Construction on the £15 million Home of Horseracing project, which will transform Newmarket’s town centre, began on Monday.
The National Heritage Centre for Horseracing and Sporting Art will see the regeneration of a five-acre site, including the Grade II listed Palace House - the last surviving element of Charles II’s racing palace - Palace House Stables, and the paddocks to the east of Palace Street, into an international attraction.
Partners and contractors attended a ground breaking event at Palace Yard, including Cllr Warwick Hirst, cabinet member for health, leisure and culture at Forest Heath District Council, which owns the site.
“The National Heritage Centre has gone from a dream to a drawing and then full-scale project,” he said.
“It can only have got so far thanks to terrific support from a huge range of people and organisations who all recognise the importance of Newmarket as the international centre for horseracing.”
Graham Construction will be working on the project, which has been funded by the district council, Suffolk County Council, the Heritage Lottery Fund, trusts, private individuals and other donations.
The development will see the National Horseracing Museum and British Sporting Art Trust relocated from their current location, next to the Jockey Club, to the site.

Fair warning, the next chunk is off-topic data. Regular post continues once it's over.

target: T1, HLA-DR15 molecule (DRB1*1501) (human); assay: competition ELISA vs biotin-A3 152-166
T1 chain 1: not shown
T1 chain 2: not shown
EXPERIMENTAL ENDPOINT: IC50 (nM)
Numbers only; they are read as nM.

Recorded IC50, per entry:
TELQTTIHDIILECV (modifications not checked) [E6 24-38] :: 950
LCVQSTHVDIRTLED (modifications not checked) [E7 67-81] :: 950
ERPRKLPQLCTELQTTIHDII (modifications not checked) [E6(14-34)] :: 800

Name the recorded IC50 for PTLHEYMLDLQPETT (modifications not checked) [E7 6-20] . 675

It will include a new state-of-the-art horseracing museum and national gallery of British sporting art with paintings from private and public collections, including the Tate.
There will also be space, for the first time, to accommodate live horses from the Retraining of Racehorses charity on site as part of the visitor experience.
Peter Jensen, chairman of the Home of Horseracing Trust, said: “A huge amount of work has already taken place to get us to this point and, after eight years of fundraising, it is wonderful that we are now on our way.
“This is the first part of the story - the actual building work will take a year and then, following the installation of specialist exhibitions and displays, the museum will be moving over 8,000 objects to the site.”
The project is expected to be completed by the end of 2015, and be open to the public by early spring 2016.